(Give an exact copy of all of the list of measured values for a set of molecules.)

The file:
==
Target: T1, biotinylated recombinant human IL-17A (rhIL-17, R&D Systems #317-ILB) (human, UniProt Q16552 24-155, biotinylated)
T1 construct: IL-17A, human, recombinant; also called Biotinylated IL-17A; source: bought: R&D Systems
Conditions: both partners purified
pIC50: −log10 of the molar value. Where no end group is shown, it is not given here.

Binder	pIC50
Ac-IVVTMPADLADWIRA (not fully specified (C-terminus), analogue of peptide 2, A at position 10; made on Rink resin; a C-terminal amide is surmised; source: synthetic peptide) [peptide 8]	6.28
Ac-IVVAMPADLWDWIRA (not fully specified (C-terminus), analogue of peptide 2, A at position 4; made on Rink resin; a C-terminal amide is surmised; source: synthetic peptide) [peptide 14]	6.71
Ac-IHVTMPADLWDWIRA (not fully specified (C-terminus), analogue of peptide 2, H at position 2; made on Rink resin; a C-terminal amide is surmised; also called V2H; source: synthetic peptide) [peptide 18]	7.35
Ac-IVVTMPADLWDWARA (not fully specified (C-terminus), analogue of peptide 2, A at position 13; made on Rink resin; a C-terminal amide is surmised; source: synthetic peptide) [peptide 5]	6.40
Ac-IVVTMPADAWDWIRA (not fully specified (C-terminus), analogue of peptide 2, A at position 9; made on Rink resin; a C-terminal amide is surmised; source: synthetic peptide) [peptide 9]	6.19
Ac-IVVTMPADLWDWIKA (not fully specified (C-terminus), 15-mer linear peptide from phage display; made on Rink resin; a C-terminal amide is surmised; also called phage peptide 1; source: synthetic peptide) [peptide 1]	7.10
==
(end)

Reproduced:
Target: T1, biotinylated recombinant human IL-17A (rhIL-17, R&D Systems #317-ILB) (human, UniProt Q16552 24-155, biotinylated)
T1 construct: IL-17A, human, recombinant; also called Biotinylated IL-17A; source: bought: R&D Systems
Conditions: both partners purified
pIC50: −log10 of the molar value. Where no end group is shown, it is not given here.

Binder	pIC50
Ac-IVVTMPADLADWIRA (not fully specified (C-terminus), analogue of peptide 2, A at position 10; made on Rink resin; a C-terminal amide is surmised; source: synthetic peptide) [peptide 8]	6.28
Ac-IVVAMPADLWDWIRA (not fully specified (C-terminus), analogue of peptide 2, A at position 4; made on Rink resin; a C-terminal amide is surmised; source: synthetic peptide) [peptide 14]	6.71
Ac-IHVTMPADLWDWIRA (not fully specified (C-terminus), analogue of peptide 2, H at position 2; made on Rink resin; a C-terminal amide is surmised; also called V2H; source: synthetic peptide) [peptide 18]	7.35
Ac-IVVTMPADLWDWARA (not fully specified (C-terminus), analogue of peptide 2, A at position 13; made on Rink resin; a C-terminal amide is surmised; source: synthetic peptide) [peptide 5]	6.40
Ac-IVVTMPADAWDWIRA (not fully specified (C-terminus), analogue of peptide 2, A at position 9; made on Rink resin; a C-terminal amide is surmised; source: synthetic peptide) [peptide 9]	6.19
Ac-IVVTMPADLWDWIKA (not fully specified (C-terminus), 15-mer linear peptide from phage display; made on Rink resin; a C-terminal amide is surmised; also called phage peptide 1; source: synthetic peptide) [peptide 1]	7.10